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Kuala Lumpur is well-known for its cultural diversity and the many-sidedness of city experience. In 2020, a new Insta-worthy attraction was launched in Kuala Lumpur, drawing attention from many city-hoppers: and that’s Saloma Link. It is a new, marvellous addition to the cityview of this rapidly-developing metropolitan.
Saloma Link: A Brief Introduction
Saloma Link is a 69 metres (226 ft) combined pedestrian and bicyclist bridge across the Klang River in Kuala Lumpur. Directed northwest to southeast it joins the districts of Kampung Baru (northwest) and Kuala Lumpur City Centre (southeast). The bridge’s architecture is inspired by the sireh junjung (betel nut leaf arrangement) concept, which is an integral part of a Malay wedding.- Wikipedia
How to Get to Saloma Link?
On the northwest end of the bridge, there are stairs and elevator from street level leading up to the bridge whereas on the southeast end, there is a ramp. It is easy to get to Saloma Link:
By Light-Rail Transit (LRT): If you’re taking LRT, alight the train at Kampung Baru Station (scroll and zoom the map above, or click and access the map here). From the LRT station, walk for approximately 100 meters and you will arrive at the stairs / elevator leading to the bridge.
By car: If you’re driving, it is most convenient to park your vehicle in the parking of Public Bank (click here for location) and walk to the destination.
Saloma Link: It’s Unique.
About its name
To be frank, on our first visit, we had very little idea about the bridge, such as how the bridge comes to be named. We did a little read-up thereafter.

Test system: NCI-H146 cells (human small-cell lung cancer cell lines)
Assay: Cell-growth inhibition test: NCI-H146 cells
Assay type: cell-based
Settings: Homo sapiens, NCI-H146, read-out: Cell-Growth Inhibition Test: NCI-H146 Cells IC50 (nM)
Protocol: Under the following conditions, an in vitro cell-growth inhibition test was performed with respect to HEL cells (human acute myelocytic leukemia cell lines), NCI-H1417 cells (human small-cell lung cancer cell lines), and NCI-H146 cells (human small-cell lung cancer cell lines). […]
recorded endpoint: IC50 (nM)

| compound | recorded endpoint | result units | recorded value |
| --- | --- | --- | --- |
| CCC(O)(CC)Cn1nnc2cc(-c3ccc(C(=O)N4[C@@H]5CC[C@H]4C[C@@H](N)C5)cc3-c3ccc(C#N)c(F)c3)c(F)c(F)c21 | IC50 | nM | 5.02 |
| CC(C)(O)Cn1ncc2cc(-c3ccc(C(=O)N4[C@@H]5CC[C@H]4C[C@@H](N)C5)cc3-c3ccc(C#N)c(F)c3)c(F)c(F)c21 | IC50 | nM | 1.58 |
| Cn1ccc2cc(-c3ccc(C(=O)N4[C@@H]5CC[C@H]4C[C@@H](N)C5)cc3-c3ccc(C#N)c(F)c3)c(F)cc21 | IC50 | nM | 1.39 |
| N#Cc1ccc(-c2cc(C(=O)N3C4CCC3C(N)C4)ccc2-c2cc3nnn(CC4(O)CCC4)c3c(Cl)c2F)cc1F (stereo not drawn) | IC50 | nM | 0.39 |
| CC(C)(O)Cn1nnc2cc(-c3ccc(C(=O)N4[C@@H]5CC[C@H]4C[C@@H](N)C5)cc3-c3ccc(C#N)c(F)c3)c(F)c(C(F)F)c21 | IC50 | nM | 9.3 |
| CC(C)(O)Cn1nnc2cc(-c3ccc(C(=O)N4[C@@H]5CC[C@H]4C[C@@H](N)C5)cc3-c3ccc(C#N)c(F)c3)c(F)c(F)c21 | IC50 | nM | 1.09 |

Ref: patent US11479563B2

The name is derived from the Malaysian-Singaporean singer Saloma (Salmah binti Ismail KMN (P) AMN), who is buried at the nearby Jalan Ampang Muslim Cemetery.
If you’re unsure or unheard of Saloma, she’s the wife of Tan Sri Datuk Amar Dr. P. Ramlee. (Read here).
About its design
As mentioned earlier, Saloma Link Bridge’s architecture is inspired by the sireh junjung (betel nut leaf arrangement) concept, it is 69 metres long and 3 metres wide. On the bridge itself, there are more than 4000 LED light bulbs of different colour, which when lit, illuminate the bridge into a colourful feature of the city.
Walk under the covered section of the bridge and be mesmerised by the beautiful design of the bridge. The bridge also offers a spectacular view of KLCC, it is a good spot to enjoy night view of the city. We guess in years to come, Saloma Link will become a popular spot to view KLCC New Year fireworks.
Some tips for visitors
- The bridge is accessible to the public 24 hours a day. However, if you wish to appreciate the lighting, do come between 7PM and 10PM
- The bridge can be crowded with visitors. To avoid the crowd, we recommend coming here early in the morning unless you wish to see the bridge illuminated.
- Due to safety consideration, bicycles, skateboards and roller skates are not allowed on the bridge.
- From northwest end, visitors can choose to use the stairs or the elevator to reach the bridge from street level. However, we strongly recommend giving priorities to needy ones when there is a huge crowd waiting in line for the elevator.
Saloma Link is such an eye-catching spot for those who love unique feature and architecture. Find a time to visit! From the bridge, enjoy the amazing view, take some Insta-worthy photos and be a proud Malaysian. After that, call it a successful visit by celebrating it in one of the popular eateries in Kampung Baru. Here’s a list of suggestions:
- Wanjo Nasi Lemak
- Ayam Penyet Mak Maya
- Apam Balik Nusantara
- Cendol Durian Kampung Baru
- Suraya Seafood Kampung Baru
- Nasi Lemak Antarabangsa
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